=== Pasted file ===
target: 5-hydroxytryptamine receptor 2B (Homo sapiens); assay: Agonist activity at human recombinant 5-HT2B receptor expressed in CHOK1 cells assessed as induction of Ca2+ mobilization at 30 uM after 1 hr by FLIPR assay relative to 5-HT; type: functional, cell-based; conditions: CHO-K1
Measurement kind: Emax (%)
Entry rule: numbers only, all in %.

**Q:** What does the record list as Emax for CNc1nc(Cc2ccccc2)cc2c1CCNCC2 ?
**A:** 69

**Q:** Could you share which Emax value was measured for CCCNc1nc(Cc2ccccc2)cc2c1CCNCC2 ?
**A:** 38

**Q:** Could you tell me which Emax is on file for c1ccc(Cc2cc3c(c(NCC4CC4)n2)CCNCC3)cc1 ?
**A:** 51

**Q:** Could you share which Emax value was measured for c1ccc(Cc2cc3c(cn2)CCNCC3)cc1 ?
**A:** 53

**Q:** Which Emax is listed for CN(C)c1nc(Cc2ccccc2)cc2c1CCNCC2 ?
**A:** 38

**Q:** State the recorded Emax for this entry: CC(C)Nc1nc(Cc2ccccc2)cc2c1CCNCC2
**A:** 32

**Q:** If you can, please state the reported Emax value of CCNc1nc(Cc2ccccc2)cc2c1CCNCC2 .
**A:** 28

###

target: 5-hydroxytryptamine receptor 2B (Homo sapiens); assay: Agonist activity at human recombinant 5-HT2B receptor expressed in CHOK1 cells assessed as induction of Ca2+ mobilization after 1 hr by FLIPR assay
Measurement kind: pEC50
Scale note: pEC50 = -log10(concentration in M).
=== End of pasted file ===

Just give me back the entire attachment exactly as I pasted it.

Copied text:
target: 5-hydroxytryptamine receptor 2B (Homo sapiens); assay: Agonist activity at human recombinant 5-HT2B receptor expressed in CHOK1 cells assessed as induction of Ca2+ mobilization at 30 uM after 1 hr by FLIPR assay relative to 5-HT; type: functional, cell-based; conditions: CHO-K1
Measurement kind: Emax (%)
Entry rule: numbers only, all in %.

**Q:** What does the record list as Emax for CNc1nc(Cc2ccccc2)cc2c1CCNCC2 ?
**A:** 69

**Q:** Could you share which Emax value was measured for CCCNc1nc(Cc2ccccc2)cc2c1CCNCC2 ?
**A:** 38

**Q:** Could you tell me which Emax is on file for c1ccc(Cc2cc3c(c(NCC4CC4)n2)CCNCC3)cc1 ?
**A:** 51

**Q:** Could you share which Emax value was measured for c1ccc(Cc2cc3c(cn2)CCNCC3)cc1 ?
**A:** 53

**Q:** Which Emax is listed for CN(C)c1nc(Cc2ccccc2)cc2c1CCNCC2 ?
**A:** 38

**Q:** State the recorded Emax for this entry: CC(C)Nc1nc(Cc2ccccc2)cc2c1CCNCC2
**A:** 32

**Q:** If you can, please state the reported Emax value of CCNc1nc(Cc2ccccc2)cc2c1CCNCC2 .
**A:** 28

###

target: 5-hydroxytryptamine receptor 2B (Homo sapiens); assay: Agonist activity at human recombinant 5-HT2B receptor expressed in CHOK1 cells assessed as induction of Ca2+ mobilization after 1 hr by FLIPR assay
Measurement kind: pEC50
Scale note: pEC50 = -log10(concentration in M).